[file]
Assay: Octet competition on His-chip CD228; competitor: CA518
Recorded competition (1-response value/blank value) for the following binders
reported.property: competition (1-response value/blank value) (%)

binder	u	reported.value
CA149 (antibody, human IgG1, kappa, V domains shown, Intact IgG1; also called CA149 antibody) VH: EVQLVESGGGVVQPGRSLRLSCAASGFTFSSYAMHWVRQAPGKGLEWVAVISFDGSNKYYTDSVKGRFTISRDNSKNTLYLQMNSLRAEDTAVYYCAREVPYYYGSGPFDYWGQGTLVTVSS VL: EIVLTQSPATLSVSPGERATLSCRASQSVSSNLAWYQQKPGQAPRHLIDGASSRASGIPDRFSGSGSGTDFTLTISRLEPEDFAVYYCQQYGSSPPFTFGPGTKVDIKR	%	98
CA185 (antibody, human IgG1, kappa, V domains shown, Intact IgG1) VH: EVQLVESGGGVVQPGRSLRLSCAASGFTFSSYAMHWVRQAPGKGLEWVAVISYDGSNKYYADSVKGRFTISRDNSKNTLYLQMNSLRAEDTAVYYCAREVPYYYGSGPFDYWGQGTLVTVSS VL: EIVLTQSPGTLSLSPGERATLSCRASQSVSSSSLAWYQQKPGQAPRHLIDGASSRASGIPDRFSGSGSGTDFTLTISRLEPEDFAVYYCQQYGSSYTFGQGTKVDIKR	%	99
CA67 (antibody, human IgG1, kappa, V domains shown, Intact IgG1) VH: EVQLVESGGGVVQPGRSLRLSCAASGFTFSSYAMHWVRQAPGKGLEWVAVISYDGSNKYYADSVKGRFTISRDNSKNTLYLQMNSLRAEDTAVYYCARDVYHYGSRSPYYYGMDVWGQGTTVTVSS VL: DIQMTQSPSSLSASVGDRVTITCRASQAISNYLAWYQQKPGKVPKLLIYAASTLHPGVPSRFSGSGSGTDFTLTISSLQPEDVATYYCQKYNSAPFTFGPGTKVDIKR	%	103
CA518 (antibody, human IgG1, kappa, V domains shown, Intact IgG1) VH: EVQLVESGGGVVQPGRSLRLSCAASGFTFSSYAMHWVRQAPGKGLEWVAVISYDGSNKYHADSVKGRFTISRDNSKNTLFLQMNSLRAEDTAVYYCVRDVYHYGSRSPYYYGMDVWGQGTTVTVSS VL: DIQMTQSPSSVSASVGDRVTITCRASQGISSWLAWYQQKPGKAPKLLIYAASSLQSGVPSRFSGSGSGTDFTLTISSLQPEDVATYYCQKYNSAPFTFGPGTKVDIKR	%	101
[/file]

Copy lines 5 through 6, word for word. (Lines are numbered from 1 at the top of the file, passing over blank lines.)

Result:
CA149 (antibody, human IgG1, kappa, V domains shown, Intact IgG1; also called CA149 antibody) VH: EVQLVESGGGVVQPGRSLRLSCAASGFTFSSYAMHWVRQAPGKGLEWVAVISFDGSNKYYTDSVKGRFTISRDNSKNTLYLQMNSLRAEDTAVYYCAREVPYYYGSGPFDYWGQGTLVTVSS VL: EIVLTQSPATLSVSPGERATLSCRASQSVSSNLAWYQQKPGQAPRHLIDGASSRASGIPDRFSGSGSGTDFTLTISRLEPEDFAVYYCQQYGSSPPFTFGPGTKVDIKR	%	98
CA185 (antibody, human IgG1, kappa, V domains shown, Intact IgG1) VH: EVQLVESGGGVVQPGRSLRLSCAASGFTFSSYAMHWVRQAPGKGLEWVAVISYDGSNKYYADSVKGRFTISRDNSKNTLYLQMNSLRAEDTAVYYCAREVPYYYGSGPFDYWGQGTLVTVSS VL: EIVLTQSPGTLSLSPGERATLSCRASQSVSSSSLAWYQQKPGQAPRHLIDGASSRASGIPDRFSGSGSGTDFTLTISRLEPEDFAVYYCQQYGSSYTFGQGTKVDIKR	%	99